Most people don’t get enough fiber in their diet, and whole grains are a way to get this missing dietary element that’s notably lacking in processed foods. On the other hand, a number of websites talk about the “evils” of whole grains and how we should completely avoid them. What’s the scoop? Are whole grains healthy – or not?
How Whole Grains Differ From Processed Grains
A grain kernel consists of three parts – the germ, endosperm and bran. Whole grains contain all of these elements, while processed grains are stripped of their bran and germ components during processing. That’s unfortunate since these portions contain most of the fiber and nutrients. The endosperm, the part that’s left after grains are refined, contains mostly carbohydrates, a small amount of protein and some B vitamins. Being plant-based, unrefined, whole grains are also rich in antioxidants. Clearly, when you consider whole grains versus refined grains, whole grains are clear the winner from a nutritional standpoint.
Whole grains have a lower glycemic response than refined grains, meaning they aren’t absorbed as quickly and cause less of a blood sugar rise and insulin response. Whole grains that are completely intact have the lowest glycemic response. When you grind grains into small particles to make flour, the glycemic response of the grain increases. It all has to do with particle size.
Whole Grains, Diabetes and Insulin Sensitivity
What are the purported health benefits of whole grains? A number of studies show that people who eat more whole grain foods have a lower risk of some diseases, including heart disease and type 2 diabetes. The opponents of whole grains point out that they’re ultimately broken down to glucose and this causes a rise in blood sugar that triggers a greater insulin release. Current research doesn’t seem to support this.
A number of studies show that whole grains actually increase insulin sensitivity so less insulin needs to be released to get glucose into cells. That bodes well for metabolic health. Two studies showed an inverse relationship between insulin levels and the intake of whole grain foods. Studies that comparing whole grain foods to refined grains clearly show the insulin response is lower with whole grain foods.
Research also shows a link between whole grain consumption and a lower risk for heart disease. Both the Iowa Women’s Healthy Study and the Nurses’ Health Study involving a total of over 100,000 women showed that women who ate three servings of whole grain foods daily had a lower risk for heart disease and stroke. There are a number of reasons why whole grins may protect against heart disease. For one, they’re a good source of magnesium, a mineral important for heart health. They’re also rich in fiber. In addition, they seem to increase insulin sensitivity and improve metabolic health.
Since whole grains are a good source of fiber, they’re also filling. Plus, insoluble fiber is important for healthy bowel function. With so few people meeting their fiber requirements, it’s not surprising that constipation is so common.
Whole Grains, Gluten Sensitivity and Anti-Nutrients
A lot of the bad rap whole grain foods get comes from the recent interest in gluten sensitivity. Some people have celiac disease and develop intestinal inflammation when they eat gluten-containing whole grains. There are other people who don’t have celiac disease but are sensitive to gluten. People in this category have digestive issues when they eat gluten and don’t feel as well, despite testing negative for celiac.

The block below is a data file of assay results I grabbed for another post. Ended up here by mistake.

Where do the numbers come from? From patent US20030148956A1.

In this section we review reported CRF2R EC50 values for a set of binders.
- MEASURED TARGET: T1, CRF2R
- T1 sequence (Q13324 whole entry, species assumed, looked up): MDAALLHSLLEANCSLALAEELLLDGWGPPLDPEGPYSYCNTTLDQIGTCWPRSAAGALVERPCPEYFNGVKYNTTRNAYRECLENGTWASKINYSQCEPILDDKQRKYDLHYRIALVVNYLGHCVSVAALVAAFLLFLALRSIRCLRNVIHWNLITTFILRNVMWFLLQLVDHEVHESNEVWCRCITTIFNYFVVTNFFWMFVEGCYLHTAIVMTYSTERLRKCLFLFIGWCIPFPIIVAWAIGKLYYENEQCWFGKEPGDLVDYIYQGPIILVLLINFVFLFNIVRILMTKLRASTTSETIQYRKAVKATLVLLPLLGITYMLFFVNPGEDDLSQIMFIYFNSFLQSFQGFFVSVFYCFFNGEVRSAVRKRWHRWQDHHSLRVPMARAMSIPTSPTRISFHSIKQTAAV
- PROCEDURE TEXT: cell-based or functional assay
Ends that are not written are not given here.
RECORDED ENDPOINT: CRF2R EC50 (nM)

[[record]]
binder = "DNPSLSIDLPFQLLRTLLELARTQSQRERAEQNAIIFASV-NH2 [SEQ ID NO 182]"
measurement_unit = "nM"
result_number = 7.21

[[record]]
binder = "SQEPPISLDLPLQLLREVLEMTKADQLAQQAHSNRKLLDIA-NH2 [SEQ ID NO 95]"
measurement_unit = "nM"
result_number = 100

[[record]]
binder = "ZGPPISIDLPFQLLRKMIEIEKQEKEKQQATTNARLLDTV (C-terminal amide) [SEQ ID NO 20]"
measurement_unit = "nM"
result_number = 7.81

If you fall into this category, avoid whole grains that contain gluten like wheat, rye, barley and oats, since they can be contaminated with gluten. There are still a number of people who have no problems when they eat whole grain foods.
Some followers of the “no grain” movement point out that whole grains contain anti-nutrients that block the absorption of some minerals. It’s true that whole grains contain phytates, enzyme inhibitors, tannins, lectins, saponins and other anti-nutrients that make minerals like calcium and zinc less bioavailable – but cooking or soaking grains lowers the levels of these anti-nutrients. Interestingly, some of these phytonutrients may have health benefits. For example, research shows phytates, lectins and saponins help to reduce blood sugar levels. If you’re cooking or soaking whole grains, you’re reducing the anti-nutrient quantity anyway, so the anti-nutrient concerns about grains may not be a big issue unless you eat large amounts of whole grain foods.
The Bottom Line?
Whole grains have gotten a bad rap in some circles recently, but research still shows consumption of whole grains improves insulin sensitivity and lowers the risk for heart disease and type 2 diabetes. The key is to soak and cook whole grains to reduce anti-nutrients and use them as a replacement for refined grains. By doing so, you’ll increase the amount of fiber in your diet and feel fuller.
The best way to eat whole grains is in moderation, as a replacement for processed grains. Make the focus of your diet fruits and vegetables, lean protein and healthy fats, but when you want bread or cereal, choose whole-grain bread or cereal rather than something that’s processed or made with white flour. Keep in mind that whole grains processed into tiny particles, as in making flour, increases its glycemic response, so limit the amount of foods you eat that are made from any type of flour.
When you replace refined grains with whole grains, you’re making a healthier choice. Get your fiber primarily from fruits and vegetables but research still supports the health benefits of whole grain foods.
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